Landmark studies have confirmed the importance of intensified insulin treatment for minimizing long-term diabetic complications. Human insulin is still first-line treatment. However, even the most intensive of human insulin-based regimens can only poorly reproduce physiologically desirable insulin release, which includes rapid outbursts of insulin at mealtimes coupled with relatively low and stable basal levels between meals. Encouragingly, there are now four available or soon-to-be-available insulin analogues that offer the potential for more physiological insulin profiles. Insulin lispro and insulin aspart are rapid-acting insulin analogues intended for immediate pre-meal administration in type 1 or type 2 diabetes. Compared with injected human insulin, they improve post-prandial glucose control and reduce late post-meal and night-time hypoglycaemic episodes. Two basal insulin analogues, insulin glargine and insulin detemir, have also shown beneficial profiles with regard to night-time hypoglycaemia.Some, but not all, studies with the two rapid-acting insulins have shown improvement in overall glucose control, as assessed by HbA(1c), in comparison to human insulin. These results are encouraging and provide hope that entirely analogue-based regimens may improve overall glycaemic control and ease of use of insulin.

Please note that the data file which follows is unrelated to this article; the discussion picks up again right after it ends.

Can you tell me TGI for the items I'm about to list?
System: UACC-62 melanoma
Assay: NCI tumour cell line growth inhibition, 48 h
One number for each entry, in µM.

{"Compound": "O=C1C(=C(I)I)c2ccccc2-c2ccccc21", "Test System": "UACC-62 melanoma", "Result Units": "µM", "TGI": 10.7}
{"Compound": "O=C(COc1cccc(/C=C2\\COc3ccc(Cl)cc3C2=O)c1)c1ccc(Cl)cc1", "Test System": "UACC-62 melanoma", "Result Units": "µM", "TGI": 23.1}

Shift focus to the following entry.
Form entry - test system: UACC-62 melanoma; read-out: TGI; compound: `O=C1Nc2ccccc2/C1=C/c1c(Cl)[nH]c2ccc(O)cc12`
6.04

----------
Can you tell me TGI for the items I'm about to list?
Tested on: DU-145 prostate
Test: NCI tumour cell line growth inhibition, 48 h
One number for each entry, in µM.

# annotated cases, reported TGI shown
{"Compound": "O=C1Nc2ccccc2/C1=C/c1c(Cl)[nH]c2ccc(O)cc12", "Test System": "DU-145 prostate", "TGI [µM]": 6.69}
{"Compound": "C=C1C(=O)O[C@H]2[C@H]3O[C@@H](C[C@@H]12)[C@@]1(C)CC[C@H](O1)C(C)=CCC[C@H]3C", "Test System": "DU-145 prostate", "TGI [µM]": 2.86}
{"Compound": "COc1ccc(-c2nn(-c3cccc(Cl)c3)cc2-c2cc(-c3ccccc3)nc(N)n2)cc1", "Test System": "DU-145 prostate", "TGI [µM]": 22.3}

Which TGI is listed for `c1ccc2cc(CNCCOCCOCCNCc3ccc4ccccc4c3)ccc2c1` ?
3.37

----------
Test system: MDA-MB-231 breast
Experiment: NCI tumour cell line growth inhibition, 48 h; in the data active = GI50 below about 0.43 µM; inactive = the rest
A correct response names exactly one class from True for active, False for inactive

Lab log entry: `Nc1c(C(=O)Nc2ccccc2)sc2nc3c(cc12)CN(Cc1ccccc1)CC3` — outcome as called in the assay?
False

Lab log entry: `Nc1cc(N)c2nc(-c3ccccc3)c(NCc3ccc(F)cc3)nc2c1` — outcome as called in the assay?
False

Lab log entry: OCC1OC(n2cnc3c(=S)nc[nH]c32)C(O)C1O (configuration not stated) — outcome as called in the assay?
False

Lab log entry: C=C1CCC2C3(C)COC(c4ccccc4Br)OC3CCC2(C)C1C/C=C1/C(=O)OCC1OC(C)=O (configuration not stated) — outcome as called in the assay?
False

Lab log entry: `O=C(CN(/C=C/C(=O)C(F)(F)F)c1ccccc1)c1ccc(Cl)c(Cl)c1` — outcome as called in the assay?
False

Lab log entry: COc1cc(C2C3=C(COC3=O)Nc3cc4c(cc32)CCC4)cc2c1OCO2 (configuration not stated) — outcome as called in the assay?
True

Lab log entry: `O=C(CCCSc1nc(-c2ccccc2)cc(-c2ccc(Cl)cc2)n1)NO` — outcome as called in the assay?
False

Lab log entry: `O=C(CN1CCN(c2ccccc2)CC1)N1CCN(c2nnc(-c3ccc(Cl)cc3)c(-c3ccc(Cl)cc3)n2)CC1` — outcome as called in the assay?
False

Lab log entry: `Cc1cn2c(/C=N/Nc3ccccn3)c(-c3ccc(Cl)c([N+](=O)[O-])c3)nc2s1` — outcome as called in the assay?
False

Copyright 2002 Elsevier Science Ltd.